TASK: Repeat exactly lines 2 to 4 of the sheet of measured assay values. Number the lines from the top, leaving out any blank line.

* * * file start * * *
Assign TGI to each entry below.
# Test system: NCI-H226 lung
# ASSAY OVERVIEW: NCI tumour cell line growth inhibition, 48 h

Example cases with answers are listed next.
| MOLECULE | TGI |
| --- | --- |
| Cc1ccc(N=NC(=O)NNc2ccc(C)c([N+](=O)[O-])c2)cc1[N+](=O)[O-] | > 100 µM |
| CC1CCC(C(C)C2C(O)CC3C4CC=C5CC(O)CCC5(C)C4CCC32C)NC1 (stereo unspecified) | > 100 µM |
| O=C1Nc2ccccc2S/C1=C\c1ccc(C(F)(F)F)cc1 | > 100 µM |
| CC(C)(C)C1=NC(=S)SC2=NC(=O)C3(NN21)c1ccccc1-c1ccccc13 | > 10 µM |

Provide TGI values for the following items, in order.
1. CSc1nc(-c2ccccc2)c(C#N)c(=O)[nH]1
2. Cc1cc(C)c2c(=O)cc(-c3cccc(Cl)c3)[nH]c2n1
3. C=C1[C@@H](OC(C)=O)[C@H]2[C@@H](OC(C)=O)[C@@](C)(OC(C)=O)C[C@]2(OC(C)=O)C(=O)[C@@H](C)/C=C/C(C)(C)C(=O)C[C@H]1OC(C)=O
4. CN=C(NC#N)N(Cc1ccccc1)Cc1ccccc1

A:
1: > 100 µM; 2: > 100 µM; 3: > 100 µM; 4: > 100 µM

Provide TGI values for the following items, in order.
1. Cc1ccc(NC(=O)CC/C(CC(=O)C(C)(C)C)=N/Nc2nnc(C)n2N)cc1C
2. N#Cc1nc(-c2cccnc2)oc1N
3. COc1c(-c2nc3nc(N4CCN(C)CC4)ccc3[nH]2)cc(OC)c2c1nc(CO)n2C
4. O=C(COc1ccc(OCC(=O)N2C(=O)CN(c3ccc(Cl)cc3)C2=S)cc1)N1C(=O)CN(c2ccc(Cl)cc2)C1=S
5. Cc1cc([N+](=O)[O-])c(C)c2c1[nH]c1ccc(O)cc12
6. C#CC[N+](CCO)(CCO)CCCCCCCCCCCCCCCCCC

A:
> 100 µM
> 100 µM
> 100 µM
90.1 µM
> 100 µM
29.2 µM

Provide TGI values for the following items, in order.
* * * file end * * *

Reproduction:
# Test system: NCI-H226 lung
# ASSAY OVERVIEW: NCI tumour cell line growth inhibition, 48 h

Example cases with answers are listed next.